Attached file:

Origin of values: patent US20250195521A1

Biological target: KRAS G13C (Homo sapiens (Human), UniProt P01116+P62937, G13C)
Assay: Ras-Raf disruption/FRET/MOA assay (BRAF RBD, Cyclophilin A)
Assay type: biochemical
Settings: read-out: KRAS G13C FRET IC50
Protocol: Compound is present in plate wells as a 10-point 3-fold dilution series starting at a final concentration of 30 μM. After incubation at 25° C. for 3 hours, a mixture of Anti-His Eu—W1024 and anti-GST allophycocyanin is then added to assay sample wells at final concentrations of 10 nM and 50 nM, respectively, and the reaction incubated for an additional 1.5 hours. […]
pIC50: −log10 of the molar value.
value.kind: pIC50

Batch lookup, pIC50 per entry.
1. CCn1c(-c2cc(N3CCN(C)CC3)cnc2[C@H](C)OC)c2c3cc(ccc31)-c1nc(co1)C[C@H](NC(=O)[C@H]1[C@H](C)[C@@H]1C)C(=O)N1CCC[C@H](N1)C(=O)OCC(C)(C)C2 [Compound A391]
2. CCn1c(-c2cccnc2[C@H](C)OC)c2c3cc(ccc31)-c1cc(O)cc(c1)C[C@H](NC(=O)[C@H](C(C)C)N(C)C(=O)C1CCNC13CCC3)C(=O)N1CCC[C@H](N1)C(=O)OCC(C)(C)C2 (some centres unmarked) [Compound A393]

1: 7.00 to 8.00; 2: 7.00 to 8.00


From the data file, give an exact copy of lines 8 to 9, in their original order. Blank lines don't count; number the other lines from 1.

value.kind: pIC50

Batch lookup, pIC50 per entry.